Urophobia – The Fear of Urine
Do you experience unimaginable and unrealistic fear when it is time to urinate? Do you also deliberately avoid drinking juices, tea, and whatever drinks you should enjoy because you will have to empty the bladder at some point of time?
You might end up arranging your everyday schedule around your need to urinate. It might even cause you to sweat, feel restless, and jittery. It must be quite a task to attempt to explain what you go through to others. Then of course there will be shame and nervousness.
If you experience the things we just talked about, you might be suffering from urophobia. But don’t worry, there is a way around this phobia.
You probably have a phobia of urine and urinating. The fear of urine is uncommon. It is better known as Urophobia. What is Urophobia? Urophobia comes from two Greek words, ‘uro’ and ‘phobia’ where uro means urine and phobia stands for fear.
While urinating is an essentially natural process of excretion, the mere thought of it sends you into a panic mode. Some natural processes may sound disgusting but very vital to the body’s wellbeing. It is crucial that every human being urinates. In fact, people who can’t urinate are at risk of contracting diseases. Urinating is effortless and natural. It shouldn’t be that hard. However, to some people, it is a nightmare.
You might encounter a sufferer with the fear of urine OCD For such a patient, the symptoms are severe. They might avoid touching rails and opening doors in public places because they are afraid. What are they afraid of? That someone visited the bathroom and later touched the rails and doors without washing their hands first. Such a person may never shake hands. You have probably seen people that fear snakes, heights, and rats. Urophobia is rare.
Chances are, you won’t find a lot of people talking about Urophobia. But it is a specific phobia that falls under anxiety disorders. Urinating is inevitable. It would help if you faced it no matter what.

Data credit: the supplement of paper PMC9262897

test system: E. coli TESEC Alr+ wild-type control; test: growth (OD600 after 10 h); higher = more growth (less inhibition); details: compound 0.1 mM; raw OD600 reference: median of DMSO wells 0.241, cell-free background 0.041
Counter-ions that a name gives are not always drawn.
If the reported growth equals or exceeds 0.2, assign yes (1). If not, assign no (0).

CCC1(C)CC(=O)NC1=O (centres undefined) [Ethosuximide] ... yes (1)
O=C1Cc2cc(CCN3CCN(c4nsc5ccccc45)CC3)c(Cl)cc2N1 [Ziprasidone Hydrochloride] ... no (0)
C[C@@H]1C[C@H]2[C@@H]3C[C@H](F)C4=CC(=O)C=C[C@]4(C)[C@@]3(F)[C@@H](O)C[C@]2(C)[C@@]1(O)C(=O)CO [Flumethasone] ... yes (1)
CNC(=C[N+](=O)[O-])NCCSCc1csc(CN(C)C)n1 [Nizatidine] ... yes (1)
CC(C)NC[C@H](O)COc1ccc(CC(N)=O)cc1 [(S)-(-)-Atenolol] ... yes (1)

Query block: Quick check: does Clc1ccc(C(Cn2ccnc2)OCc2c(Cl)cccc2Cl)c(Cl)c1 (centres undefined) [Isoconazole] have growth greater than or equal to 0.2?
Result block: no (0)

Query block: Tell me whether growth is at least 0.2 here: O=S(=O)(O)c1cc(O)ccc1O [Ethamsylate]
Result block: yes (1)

Symptoms of Urophobia
The symptoms of Urophobia vary from one person to another. Here are some common symptoms that have been noted in Urophobic people:
● Inability to organize your thoughts coherently
● Overthinking about peeing
● Organizing your life around peeing
● Full-blown panic attacks
● Shaking and trembling
● Increased heartbeat
● Too much sweating
● Being unable to speak
Now let’s Explore Various Urophobia Causes
Like other phobias, your fear of urine came from somewhere. The most probable cause is the pungent smell of urine. Here are other possible causes.
You probably had a negative incident with someone. You probably also forgot the specific incident, but the incident left a mark. Can you recall ever having an incident, especially in public toilets? Did an older person or a child harass you in the toilet? Some pranks go too far. Maybe you were pranked, and the incident involved urine. While it was humorous to the pranksters, it left a mark on you. You could also have been duped into drinking urine. Gross, right? Bullying and offensive jokes push some people into emotional turmoil that affects their everyday functioning even for a lifetime if not adequately addressed.
Do you probably experience pain while urinating? Urinary retention is another possible cause. Urinary retention is a condition where one is unable to excrete urine when they want to. While these health issues require medical attention, the pain associated can cause you to be fearful when it is time to pee.
Do you know of anyone in your bloodline who has Urophobia? Genetics dictates that certain behaviors or practices develop from genetic conditions. If there is an alteration of your parent’s genes, the same is transferred to you. If there is a history of mental illness or anxiety disorders in your family, you are at a high risk of developing Urophobia.
There is no specific treatment procedure that is designed to treat Urophobia. There are, however, treatment options to explore.